Too many jokers in the Republican circus

Republican candidates vying for their party's nomination to run against President Barack Obama next year are more than a massive dose of depression. To many, George W Bush today seems reasonable and bright by comparison.

Seema Sirohi November 02, 2011 09:40:17 IST
Too many jokers in the Republican circus

Washington: A joker a pack is usually enough for comic relief but when most of the line-up is clownish, it quickly balloons into a tragedy. Republican candidates vying for their party’s nomination to run against President Barack Obama next year are more than a massive dose of depression. Against a cerebral Obama, the anti-intellectuals appear even more achingly thick and proudly so. To many, George W Bush today seems reasonable and bright by comparison.

Eight televised debates and hundreds of sound bites into the campaign, the emerging picture is a giant warning sign. Republican hopefuls seem to be in a race to establish their Bible-thumping, anti-science and gun-toting credentials rather than providing real answers to real problems. Policy recommendations are thin on how to pull America out of a recession and the accompanying funk but who cares so long as The Candidate is to the right of his competitor. Global warming is imaginary and teaching evolution in school must be balanced by “creationism.” Even the persistence of protestors against Wall Street’s crony capitalism has failed to jolt the candidates out of la la land.

Enter Rick Perry, the Texas governor who looks and acts like he stepped out of a bad western. Can’t shoot you but can pile you on Death Row. He has the dubious distinction of presiding over more state executions than any governor in US history – 235 in 11 years. He says he has “never struggled” in his mind about any case. Ahem. Such “clarity” of mind can only come from a space uncluttered by excess knowledge because it causes confusion.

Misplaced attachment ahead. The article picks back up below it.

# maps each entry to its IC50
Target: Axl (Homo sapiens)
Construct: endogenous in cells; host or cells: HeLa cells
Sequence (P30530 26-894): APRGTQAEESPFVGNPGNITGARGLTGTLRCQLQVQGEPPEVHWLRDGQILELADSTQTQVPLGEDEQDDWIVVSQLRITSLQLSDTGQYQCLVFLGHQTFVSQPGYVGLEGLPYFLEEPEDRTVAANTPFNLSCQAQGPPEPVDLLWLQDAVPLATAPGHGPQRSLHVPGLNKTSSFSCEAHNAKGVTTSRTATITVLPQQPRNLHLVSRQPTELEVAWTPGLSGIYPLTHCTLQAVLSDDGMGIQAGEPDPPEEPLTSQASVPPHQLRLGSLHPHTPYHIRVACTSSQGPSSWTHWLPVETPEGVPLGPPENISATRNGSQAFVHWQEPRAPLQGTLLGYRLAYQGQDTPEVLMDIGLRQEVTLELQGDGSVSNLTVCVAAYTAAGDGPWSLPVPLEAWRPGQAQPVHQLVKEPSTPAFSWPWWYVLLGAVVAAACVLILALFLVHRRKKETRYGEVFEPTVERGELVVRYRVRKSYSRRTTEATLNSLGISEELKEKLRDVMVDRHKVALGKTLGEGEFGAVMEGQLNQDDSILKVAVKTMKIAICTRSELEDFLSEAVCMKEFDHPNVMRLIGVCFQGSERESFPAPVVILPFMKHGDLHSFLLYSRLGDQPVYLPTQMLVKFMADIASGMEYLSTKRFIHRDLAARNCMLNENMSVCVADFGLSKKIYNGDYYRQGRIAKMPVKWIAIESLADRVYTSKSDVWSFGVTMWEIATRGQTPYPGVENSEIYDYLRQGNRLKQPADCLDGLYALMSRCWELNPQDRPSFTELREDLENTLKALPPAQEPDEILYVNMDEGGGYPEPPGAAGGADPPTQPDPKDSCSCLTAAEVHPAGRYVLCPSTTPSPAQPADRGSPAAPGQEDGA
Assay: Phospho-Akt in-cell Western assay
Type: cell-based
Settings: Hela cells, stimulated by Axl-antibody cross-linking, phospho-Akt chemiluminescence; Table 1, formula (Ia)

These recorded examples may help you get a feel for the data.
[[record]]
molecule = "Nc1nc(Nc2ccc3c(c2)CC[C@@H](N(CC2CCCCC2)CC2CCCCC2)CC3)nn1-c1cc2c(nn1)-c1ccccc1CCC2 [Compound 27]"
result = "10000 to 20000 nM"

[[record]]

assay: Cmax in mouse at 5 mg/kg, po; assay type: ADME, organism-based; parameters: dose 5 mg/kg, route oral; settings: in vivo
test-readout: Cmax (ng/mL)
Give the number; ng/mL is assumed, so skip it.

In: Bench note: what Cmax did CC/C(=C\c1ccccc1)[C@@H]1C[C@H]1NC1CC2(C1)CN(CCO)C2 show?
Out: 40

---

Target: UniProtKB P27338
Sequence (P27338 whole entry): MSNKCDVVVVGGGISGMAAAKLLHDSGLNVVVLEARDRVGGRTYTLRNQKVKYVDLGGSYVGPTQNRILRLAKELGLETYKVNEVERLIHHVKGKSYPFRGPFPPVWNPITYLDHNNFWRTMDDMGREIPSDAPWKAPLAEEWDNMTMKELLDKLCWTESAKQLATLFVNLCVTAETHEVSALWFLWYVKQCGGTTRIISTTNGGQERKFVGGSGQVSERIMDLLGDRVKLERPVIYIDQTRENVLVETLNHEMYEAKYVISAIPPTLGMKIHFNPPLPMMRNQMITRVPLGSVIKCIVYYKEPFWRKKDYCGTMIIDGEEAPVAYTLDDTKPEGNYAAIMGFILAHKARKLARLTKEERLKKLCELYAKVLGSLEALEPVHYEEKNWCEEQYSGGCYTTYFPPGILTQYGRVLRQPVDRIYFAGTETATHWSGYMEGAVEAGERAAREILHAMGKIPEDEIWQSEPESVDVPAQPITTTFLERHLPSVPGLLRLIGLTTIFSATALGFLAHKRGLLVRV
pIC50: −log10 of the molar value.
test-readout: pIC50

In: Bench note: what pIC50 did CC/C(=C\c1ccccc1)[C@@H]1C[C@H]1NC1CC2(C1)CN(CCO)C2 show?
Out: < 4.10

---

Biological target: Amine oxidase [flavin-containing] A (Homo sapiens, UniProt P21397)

You should pray instead. Earlier this year as Texas was reeling under a harsh drought, Perry grandiosely announced he was using the “authority vested in me by the Constitution and Statutes of the State of Texas” to call for three days of prayers for rain. With god and gun on your side, books seem redundant.

Too many jokers in the Republican circus

Michele Bachmann (extreme right) speaks as Texas Governor Rick Perry (left) and former Massachusetts Governor Mitt Romney (centre) listen during the Republican Party of Florida presidential candidates debate in Orlando, Florida. Reuters.

He recently bragged about his bad college grades (C’s, D’s and even an F) to university students in Virginia, firmly breaking any linkage they might have made between high grades and achievement. Hell, if he can pack a pistol, become a governor and then run for president, who needs good grades?

If Perry is the true Texan, Michele Bachmann of those “Charlie Manson eyes” (Tina Brown’s infamous Newsweek cover) is the queen of the Tea Party movement, throwing a fit here, a careless non-fact there. Her mantra is simple: “Fire Obama.” The more she slips in the polls, the more distant she grows from reality. During a debate in September she declared that no one should pay any tax to the federal government. None. Zero. Zilch. The Republican-friendly Fox News panel of journalists accepted her prescription without as much as a question. She has called global warming “all voodoo, nonsense, hokum, a hoax.”